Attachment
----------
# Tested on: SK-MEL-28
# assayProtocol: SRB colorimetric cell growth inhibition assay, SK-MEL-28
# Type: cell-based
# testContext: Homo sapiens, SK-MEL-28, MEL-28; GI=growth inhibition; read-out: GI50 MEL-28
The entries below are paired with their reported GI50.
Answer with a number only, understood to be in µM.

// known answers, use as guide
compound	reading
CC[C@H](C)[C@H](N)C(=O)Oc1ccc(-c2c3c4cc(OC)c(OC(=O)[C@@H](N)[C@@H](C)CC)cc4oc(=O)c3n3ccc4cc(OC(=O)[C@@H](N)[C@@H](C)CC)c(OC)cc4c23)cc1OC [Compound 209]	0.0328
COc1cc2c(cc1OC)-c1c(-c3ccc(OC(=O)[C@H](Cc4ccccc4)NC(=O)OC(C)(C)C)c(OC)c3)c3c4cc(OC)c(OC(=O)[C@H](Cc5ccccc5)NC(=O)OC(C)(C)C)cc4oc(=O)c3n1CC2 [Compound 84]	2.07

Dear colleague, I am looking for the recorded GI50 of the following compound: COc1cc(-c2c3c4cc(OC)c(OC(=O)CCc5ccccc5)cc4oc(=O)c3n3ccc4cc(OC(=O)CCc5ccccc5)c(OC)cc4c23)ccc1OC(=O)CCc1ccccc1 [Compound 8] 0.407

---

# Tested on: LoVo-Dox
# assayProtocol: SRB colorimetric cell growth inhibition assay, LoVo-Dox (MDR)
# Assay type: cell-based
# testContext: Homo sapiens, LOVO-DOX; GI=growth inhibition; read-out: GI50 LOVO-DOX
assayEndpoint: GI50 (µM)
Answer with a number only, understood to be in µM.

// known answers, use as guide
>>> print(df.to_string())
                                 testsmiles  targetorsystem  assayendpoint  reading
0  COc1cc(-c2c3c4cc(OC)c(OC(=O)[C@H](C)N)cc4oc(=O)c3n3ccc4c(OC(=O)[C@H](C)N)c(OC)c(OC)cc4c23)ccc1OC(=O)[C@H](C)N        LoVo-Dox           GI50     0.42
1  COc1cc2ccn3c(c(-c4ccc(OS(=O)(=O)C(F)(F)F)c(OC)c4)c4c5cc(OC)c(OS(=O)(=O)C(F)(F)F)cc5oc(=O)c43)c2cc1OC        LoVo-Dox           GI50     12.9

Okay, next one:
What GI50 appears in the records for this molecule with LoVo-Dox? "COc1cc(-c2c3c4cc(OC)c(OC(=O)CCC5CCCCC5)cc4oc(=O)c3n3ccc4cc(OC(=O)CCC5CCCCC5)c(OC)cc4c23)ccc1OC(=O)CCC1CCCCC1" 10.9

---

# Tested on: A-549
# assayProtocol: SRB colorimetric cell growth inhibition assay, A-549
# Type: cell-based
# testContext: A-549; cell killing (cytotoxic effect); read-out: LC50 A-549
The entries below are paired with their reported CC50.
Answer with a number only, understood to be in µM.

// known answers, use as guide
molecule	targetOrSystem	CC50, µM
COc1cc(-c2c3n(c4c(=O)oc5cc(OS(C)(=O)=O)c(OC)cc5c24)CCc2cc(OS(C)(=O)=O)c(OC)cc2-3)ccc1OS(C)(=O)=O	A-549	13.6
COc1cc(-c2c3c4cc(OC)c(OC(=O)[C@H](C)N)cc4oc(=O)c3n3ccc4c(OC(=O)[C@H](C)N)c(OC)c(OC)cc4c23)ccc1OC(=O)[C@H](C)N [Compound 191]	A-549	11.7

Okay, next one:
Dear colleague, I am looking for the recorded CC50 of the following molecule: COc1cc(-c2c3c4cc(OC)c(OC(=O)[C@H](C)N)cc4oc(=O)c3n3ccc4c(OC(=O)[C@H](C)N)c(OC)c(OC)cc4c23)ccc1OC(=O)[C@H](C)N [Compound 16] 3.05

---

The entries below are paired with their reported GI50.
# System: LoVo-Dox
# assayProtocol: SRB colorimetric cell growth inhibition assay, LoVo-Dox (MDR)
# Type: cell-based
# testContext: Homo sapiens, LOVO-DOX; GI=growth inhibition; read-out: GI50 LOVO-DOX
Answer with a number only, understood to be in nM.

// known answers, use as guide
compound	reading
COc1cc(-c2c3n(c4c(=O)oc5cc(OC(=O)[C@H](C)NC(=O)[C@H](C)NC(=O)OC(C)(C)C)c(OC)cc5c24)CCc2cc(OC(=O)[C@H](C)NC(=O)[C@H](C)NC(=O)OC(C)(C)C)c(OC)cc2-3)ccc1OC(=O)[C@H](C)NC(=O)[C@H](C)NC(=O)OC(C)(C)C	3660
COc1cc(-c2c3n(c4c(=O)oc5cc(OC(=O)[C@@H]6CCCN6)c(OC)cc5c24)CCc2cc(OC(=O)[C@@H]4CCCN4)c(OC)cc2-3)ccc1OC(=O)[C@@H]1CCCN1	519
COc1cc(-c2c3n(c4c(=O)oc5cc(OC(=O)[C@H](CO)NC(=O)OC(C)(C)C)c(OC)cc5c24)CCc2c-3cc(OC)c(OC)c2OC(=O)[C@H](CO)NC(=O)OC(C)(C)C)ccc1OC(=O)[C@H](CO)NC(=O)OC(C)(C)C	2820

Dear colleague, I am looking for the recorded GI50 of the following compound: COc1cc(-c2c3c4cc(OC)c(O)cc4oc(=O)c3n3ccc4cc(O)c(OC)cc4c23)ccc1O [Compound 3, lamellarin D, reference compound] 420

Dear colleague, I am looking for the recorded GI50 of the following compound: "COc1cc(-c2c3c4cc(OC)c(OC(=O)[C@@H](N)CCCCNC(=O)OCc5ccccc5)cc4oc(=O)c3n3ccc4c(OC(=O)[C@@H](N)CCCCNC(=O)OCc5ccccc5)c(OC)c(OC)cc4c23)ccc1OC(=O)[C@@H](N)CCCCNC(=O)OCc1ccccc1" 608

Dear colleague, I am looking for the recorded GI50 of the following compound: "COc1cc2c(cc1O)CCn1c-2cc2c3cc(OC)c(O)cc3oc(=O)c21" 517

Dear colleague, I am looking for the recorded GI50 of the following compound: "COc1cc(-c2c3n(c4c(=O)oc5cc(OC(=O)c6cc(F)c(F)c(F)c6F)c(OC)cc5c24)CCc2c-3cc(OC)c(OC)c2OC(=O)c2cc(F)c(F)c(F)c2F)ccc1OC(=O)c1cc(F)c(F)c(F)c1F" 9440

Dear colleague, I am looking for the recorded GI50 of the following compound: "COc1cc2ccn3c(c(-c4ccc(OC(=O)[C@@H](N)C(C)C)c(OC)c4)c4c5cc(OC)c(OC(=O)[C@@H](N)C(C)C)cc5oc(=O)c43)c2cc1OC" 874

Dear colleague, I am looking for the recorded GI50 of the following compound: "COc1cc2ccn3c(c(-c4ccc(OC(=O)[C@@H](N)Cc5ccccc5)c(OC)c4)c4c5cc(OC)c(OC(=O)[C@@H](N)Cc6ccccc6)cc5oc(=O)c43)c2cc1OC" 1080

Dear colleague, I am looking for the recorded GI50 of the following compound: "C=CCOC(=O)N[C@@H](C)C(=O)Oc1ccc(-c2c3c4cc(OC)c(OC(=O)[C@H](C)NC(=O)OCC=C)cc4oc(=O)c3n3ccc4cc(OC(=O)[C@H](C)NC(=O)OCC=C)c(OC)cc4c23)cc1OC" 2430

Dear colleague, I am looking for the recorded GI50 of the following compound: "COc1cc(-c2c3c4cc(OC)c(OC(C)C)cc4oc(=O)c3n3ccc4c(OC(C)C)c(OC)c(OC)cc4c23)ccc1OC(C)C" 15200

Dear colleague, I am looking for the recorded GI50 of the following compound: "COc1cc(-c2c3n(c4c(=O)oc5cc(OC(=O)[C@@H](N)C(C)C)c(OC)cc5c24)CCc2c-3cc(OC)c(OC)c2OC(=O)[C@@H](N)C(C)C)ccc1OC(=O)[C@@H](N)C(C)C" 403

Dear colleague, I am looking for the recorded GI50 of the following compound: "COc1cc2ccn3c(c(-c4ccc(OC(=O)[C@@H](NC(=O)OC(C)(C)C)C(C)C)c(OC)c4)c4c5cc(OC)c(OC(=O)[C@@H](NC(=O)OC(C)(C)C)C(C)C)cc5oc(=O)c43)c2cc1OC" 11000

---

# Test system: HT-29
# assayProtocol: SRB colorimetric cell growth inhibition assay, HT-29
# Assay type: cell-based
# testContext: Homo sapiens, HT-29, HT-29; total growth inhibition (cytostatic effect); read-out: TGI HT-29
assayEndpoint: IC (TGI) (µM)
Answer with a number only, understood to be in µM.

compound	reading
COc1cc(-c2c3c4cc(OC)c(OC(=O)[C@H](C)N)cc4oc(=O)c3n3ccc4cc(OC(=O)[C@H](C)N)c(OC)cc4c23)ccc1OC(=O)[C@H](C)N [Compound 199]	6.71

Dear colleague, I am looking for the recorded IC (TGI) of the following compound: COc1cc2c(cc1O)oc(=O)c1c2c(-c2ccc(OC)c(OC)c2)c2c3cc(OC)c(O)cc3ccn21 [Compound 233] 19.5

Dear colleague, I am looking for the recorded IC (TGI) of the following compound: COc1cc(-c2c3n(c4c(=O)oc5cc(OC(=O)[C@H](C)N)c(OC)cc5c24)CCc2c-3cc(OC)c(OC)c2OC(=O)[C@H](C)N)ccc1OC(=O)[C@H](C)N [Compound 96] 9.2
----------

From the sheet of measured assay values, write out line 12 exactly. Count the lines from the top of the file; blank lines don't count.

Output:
---